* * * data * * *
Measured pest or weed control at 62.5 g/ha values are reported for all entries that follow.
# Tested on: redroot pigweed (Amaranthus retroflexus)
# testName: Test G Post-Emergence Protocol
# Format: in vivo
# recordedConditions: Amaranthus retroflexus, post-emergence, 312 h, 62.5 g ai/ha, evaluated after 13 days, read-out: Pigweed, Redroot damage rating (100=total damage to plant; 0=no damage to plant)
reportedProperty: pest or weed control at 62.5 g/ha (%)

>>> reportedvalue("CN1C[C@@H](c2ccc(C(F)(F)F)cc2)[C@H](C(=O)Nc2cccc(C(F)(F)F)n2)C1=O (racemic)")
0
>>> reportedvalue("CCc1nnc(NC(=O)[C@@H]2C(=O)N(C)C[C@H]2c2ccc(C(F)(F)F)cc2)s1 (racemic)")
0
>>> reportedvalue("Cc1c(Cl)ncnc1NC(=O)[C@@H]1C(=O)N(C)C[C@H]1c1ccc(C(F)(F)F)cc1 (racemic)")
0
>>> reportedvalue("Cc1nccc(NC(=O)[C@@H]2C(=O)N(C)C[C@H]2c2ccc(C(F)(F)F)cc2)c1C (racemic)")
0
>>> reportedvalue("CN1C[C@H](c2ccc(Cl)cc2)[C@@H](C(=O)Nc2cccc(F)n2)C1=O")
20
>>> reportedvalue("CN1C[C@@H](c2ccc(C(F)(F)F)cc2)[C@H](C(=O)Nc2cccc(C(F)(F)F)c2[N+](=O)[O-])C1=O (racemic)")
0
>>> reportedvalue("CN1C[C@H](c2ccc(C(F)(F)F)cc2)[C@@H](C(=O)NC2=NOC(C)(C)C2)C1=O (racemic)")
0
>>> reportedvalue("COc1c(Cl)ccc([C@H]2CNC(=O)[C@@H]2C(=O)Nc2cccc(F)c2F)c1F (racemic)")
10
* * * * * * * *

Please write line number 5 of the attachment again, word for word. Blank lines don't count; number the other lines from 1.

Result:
# recordedConditions: Amaranthus retroflexus, post-emergence, 312 h, 62.5 g ai/ha, evaluated after 13 days, read-out: Pigweed, Redroot damage rating (100=total damage to plant; 0=no damage to plant)